By Alexander Whiteman

Strong headwinds failed to knock North American rail freight off its first-quarter rhythm, with both U.S. and Canadian operators reporting healthy first-half results.

CSX, which ended last year on a bitter note with the loss of rail turnaround king Hunter Harrison, continued its good start to the year by smashing company performance records. Its intermodal division’s results were less ground-breaking but strong, nonetheless, with revenue up 6 per cent (at $939 million) on the back of a 1 per cent (1.42 million tonnes) volume increase. Chief Executive Jim Foote said much of the intermodal growth came from international markets, noting that domestic business had been “relatively flat”. “Our intermodal network needs a ton of work to become the efficient part of our system that it needs to be,” said Mr. Foote. “We’re just beginning to get in there to figure out how to rationalize that big part of our business, so we can become more efficient and have a better product for our customers.”

For the three months to June, intermodal volumes were up 2 per cent on last year (735,000 tonnes), bringing in revenue of $490 million (up 9 per cent) with revenue per unit up 7 per cent. Mr. Foote said last year had seen the carrier change its intermodal “philosophy” by removing the hub and spoke model and with it about 7 per cent in volumes.

“At that point in time, it was my belief that a large part of the rationalization of intermodal had been accomplished. Well, that’s not the case,” he said. “So we are going to have open communication with customers about what we’re trying to accomplish, involving train design changes, terminals and potential terminal consolidations. “We’ll do this methodically, logically and appropriately, and fully aware that we are looking at a peak season which everybody is indicating is going to be very strong. “So we’re not going to do anything that’s going to screw up the railroads, and if it takes a little longer than a quarter or two, I’m fine with that.”

In the U.S., CSX was not alone in recording a healthy first half, with Union Pacific seeing its Premium [intermodal] product record revenue growth of 11 per cent ($3.1billion) on a year-on-year volume increase of 6 per cent. Chief Marketing Officer Elizabeth Whited said this had been achieved despite “pricing pressures” in the intermodal markets. “Domestic intermodal was driven by continued strength in parcel and stronger demand from tight truck capacity,” said Ms. Whited. “International intermodal volume was up, as new ocean carrier business wins began to ramp up in the second quarter.”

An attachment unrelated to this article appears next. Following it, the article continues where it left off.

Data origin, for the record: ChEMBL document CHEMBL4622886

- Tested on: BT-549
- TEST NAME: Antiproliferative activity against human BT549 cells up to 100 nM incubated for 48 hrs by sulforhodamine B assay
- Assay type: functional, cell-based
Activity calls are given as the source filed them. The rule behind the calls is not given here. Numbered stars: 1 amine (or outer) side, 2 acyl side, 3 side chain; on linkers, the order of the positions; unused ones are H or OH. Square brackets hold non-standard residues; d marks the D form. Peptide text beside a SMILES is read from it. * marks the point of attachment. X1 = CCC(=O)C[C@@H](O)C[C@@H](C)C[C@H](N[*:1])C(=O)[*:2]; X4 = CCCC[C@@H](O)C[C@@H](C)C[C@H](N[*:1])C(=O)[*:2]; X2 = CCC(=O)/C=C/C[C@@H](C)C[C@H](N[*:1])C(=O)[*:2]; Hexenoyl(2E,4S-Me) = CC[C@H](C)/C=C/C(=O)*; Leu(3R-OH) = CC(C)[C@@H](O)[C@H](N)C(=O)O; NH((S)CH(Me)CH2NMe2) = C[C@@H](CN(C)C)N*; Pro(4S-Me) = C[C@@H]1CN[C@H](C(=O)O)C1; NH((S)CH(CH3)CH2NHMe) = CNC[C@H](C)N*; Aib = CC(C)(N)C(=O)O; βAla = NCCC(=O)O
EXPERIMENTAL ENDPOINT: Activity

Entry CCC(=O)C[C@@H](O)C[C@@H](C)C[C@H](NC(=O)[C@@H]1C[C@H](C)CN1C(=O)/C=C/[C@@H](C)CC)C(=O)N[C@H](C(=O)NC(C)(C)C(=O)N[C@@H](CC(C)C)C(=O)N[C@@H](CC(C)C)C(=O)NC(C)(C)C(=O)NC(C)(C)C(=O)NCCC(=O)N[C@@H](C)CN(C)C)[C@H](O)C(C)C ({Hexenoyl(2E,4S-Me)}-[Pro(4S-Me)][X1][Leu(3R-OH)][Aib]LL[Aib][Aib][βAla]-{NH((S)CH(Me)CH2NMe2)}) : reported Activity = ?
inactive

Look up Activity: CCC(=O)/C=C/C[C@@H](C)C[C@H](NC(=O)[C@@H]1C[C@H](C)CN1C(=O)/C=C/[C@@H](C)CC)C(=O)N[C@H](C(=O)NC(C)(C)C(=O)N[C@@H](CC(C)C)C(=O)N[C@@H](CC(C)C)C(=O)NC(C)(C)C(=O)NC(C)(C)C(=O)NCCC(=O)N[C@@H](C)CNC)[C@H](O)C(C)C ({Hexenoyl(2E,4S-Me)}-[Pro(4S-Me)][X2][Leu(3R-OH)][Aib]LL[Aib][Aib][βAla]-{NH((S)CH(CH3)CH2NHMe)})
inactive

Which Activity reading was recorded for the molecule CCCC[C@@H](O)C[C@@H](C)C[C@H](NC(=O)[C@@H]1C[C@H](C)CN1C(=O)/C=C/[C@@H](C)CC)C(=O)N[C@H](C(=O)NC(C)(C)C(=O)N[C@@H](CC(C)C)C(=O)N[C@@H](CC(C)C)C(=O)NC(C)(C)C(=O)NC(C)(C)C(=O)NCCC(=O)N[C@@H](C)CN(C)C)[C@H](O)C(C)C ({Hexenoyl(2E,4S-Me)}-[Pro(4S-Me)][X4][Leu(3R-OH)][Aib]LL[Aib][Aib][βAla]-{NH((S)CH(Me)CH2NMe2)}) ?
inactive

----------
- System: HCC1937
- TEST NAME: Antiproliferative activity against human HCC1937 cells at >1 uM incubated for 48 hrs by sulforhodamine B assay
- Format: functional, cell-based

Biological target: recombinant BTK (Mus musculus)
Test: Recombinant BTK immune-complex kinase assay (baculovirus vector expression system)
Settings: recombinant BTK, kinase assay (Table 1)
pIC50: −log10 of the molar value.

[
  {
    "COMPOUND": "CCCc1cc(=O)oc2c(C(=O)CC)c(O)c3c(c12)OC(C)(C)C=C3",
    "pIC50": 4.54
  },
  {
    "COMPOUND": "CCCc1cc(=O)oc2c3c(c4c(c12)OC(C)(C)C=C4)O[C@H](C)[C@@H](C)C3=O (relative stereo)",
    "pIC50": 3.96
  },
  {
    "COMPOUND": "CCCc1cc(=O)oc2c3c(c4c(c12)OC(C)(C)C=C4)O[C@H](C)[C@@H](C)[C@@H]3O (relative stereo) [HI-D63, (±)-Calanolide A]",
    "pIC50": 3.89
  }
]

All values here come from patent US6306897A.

Further north, Canadian Pacific continued the trend, with first-half intermodal revenue up 11 per cent, predominantly due to a 16 per cent uptick in second-quarter international turnover. Domestically, growth was “more modest”, linked to a series of strikes that hit the carrier earlier in the year. Chief Marketing Officer John Brookes used an investor conference to welcome One Network Express to the business, anticipating a strong second half. He added: “With truck capacity tightening and the anticipation of a strong peak, we expect both international and domestic intermodal to perform quite well for the remainder.” When asked if CP had experienced customers withdrawing plans in line with questions around tariffs and trade, he said this did not match what the carrier was seeing. Mr. Brookes said: “Right now, I would say, as we look at this fall peak season, it remains actually quite bullish on this cross-border opportunity in those import goods.”

Reprinted courtesy of The Loadstar (